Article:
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The Original Sin of William Blackhand

by R. Keelan

In the eighteenth year of the reign of King Edward III, I witnessed a miracle.

I woke in the night, on the Monday after Martinmass, roused by a noise in the chancel. I reached out from beneath my blanket, searching for something to cover myself. My hand felt the cruel bite of November stone before closing over the warmth of rough wool.

Slightly warmer in my tunic and breeches, I pulled on my boots then stumbled to the squint. My room had once been an anchorite’s cell; this small window overlooking the chancel was how the previous occupant had heard mass and received communion. She’d been sealed in and fed through an even smaller window on the other wall, but my father had torn the cell open when I grew old enough for a room of my own.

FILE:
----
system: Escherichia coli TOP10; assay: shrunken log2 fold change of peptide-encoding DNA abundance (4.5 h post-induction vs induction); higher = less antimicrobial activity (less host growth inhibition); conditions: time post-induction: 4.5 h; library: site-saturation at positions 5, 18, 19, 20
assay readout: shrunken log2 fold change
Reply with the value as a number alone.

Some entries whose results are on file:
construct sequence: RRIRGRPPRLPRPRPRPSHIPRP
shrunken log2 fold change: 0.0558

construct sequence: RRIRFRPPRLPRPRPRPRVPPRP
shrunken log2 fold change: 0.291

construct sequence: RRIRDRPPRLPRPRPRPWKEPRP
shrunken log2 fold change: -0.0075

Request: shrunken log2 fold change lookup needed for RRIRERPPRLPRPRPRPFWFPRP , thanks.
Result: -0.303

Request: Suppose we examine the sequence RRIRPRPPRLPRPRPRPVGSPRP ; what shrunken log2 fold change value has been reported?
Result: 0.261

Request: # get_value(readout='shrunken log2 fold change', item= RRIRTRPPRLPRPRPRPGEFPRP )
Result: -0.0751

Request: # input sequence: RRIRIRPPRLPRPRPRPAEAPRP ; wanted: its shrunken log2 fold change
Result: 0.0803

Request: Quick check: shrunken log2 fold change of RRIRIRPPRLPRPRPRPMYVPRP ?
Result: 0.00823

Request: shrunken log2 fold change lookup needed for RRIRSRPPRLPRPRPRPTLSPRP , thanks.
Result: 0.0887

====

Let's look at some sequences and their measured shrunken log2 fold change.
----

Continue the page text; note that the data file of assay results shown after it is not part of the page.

I should call him my foster father—an ostensibly celibate priest wasn’t supposed to have a trueborn son—but I rarely bothered. No one in the village ever let me forget he’d got me on some itinerant friar’s woman. He hadn’t even had the decenc…

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